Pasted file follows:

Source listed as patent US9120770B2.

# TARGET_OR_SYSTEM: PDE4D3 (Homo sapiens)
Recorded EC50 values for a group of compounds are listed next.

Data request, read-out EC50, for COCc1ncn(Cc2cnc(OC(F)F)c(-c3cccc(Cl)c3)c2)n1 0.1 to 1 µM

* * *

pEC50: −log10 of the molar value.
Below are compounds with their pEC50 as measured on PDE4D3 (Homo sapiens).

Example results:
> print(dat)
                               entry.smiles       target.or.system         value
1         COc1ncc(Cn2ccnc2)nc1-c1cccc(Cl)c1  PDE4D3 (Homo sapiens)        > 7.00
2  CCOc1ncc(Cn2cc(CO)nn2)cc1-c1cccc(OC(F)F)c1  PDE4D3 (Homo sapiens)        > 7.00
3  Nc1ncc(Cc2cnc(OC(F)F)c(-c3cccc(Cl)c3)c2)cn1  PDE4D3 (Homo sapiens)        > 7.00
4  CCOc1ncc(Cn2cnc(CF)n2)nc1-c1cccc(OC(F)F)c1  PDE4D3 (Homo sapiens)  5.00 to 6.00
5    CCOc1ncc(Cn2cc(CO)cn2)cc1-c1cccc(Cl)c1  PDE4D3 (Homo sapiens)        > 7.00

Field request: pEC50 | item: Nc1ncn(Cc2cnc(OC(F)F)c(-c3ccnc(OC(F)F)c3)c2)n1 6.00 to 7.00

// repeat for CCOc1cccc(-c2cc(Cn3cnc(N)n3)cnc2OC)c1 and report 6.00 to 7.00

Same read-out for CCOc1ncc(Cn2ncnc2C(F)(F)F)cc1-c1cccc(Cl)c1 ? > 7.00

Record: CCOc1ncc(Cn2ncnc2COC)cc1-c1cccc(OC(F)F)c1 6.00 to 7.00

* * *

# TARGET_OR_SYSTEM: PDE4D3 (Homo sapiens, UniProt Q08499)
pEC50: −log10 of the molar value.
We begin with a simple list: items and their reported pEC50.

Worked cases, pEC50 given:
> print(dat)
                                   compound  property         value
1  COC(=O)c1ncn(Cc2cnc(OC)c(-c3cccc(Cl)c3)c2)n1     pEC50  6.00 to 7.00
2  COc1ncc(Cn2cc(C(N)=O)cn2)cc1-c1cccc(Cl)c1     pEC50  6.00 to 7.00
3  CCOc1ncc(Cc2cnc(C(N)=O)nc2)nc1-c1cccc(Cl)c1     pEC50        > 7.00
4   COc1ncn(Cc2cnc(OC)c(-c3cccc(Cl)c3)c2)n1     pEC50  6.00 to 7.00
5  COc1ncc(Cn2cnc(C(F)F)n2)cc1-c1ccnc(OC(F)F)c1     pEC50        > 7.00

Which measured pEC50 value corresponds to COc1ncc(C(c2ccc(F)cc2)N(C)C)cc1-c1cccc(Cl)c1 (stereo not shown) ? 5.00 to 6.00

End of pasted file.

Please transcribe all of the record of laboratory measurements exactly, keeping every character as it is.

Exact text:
Source listed as patent US9120770B2.

# TARGET_OR_SYSTEM: PDE4D3 (Homo sapiens)
Recorded EC50 values for a group of compounds are listed next.

Data request, read-out EC50, for COCc1ncn(Cc2cnc(OC(F)F)c(-c3cccc(Cl)c3)c2)n1 0.1 to 1 µM

* * *

pEC50: −log10 of the molar value.
Below are compounds with their pEC50 as measured on PDE4D3 (Homo sapiens).

Example results:
> print(dat)
                               entry.smiles       target.or.system         value
1         COc1ncc(Cn2ccnc2)nc1-c1cccc(Cl)c1  PDE4D3 (Homo sapiens)        > 7.00
2  CCOc1ncc(Cn2cc(CO)nn2)cc1-c1cccc(OC(F)F)c1  PDE4D3 (Homo sapiens)        > 7.00
3  Nc1ncc(Cc2cnc(OC(F)F)c(-c3cccc(Cl)c3)c2)cn1  PDE4D3 (Homo sapiens)        > 7.00
4  CCOc1ncc(Cn2cnc(CF)n2)nc1-c1cccc(OC(F)F)c1  PDE4D3 (Homo sapiens)  5.00 to 6.00
5    CCOc1ncc(Cn2cc(CO)cn2)cc1-c1cccc(Cl)c1  PDE4D3 (Homo sapiens)        > 7.00

Field request: pEC50 | item: Nc1ncn(Cc2cnc(OC(F)F)c(-c3ccnc(OC(F)F)c3)c2)n1 6.00 to 7.00

// repeat for CCOc1cccc(-c2cc(Cn3cnc(N)n3)cnc2OC)c1 and report 6.00 to 7.00

Same read-out for CCOc1ncc(Cn2ncnc2C(F)(F)F)cc1-c1cccc(Cl)c1 ? > 7.00

Record: CCOc1ncc(Cn2ncnc2COC)cc1-c1cccc(OC(F)F)c1 6.00 to 7.00

* * *

# TARGET_OR_SYSTEM: PDE4D3 (Homo sapiens, UniProt Q08499)
pEC50: −log10 of the molar value.
We begin with a simple list: items and their reported pEC50.

Worked cases, pEC50 given:
> print(dat)
                                   compound  property         value
1  COC(=O)c1ncn(Cc2cnc(OC)c(-c3cccc(Cl)c3)c2)n1     pEC50  6.00 to 7.00
2  COc1ncc(Cn2cc(C(N)=O)cn2)cc1-c1cccc(Cl)c1     pEC50  6.00 to 7.00
3  CCOc1ncc(Cc2cnc(C(N)=O)nc2)nc1-c1cccc(Cl)c1     pEC50        > 7.00
4   COc1ncn(Cc2cnc(OC)c(-c3cccc(Cl)c3)c2)n1     pEC50  6.00 to 7.00
5  COc1ncc(Cn2cnc(C(F)F)n2)cc1-c1ccnc(OC(F)F)c1     pEC50        > 7.00

Which measured pEC50 value corresponds to COc1ncc(C(c2ccc(F)cc2)N(C)C)cc1-c1cccc(Cl)c1 (stereo not shown) ? 5.00 to 6.00